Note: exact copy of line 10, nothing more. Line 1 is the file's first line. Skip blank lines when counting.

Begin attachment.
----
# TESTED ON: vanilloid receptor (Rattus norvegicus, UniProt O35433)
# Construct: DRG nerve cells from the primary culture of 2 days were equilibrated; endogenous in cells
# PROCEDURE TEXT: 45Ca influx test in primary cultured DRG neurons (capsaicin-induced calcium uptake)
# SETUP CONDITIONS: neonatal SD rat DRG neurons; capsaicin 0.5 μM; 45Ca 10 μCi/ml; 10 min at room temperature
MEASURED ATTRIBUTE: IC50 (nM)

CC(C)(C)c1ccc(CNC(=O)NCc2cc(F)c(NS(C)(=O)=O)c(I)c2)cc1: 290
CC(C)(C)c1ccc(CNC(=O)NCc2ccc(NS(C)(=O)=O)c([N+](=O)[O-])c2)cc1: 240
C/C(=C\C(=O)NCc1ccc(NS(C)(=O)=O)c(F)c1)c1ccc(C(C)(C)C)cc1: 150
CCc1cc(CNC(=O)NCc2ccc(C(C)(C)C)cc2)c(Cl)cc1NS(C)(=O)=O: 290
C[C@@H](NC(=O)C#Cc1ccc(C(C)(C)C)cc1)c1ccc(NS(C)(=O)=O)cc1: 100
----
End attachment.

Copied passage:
C[C@@H](NC(=O)C#Cc1ccc(C(C)(C)C)cc1)c1ccc(NS(C)(=O)=O)cc1: 100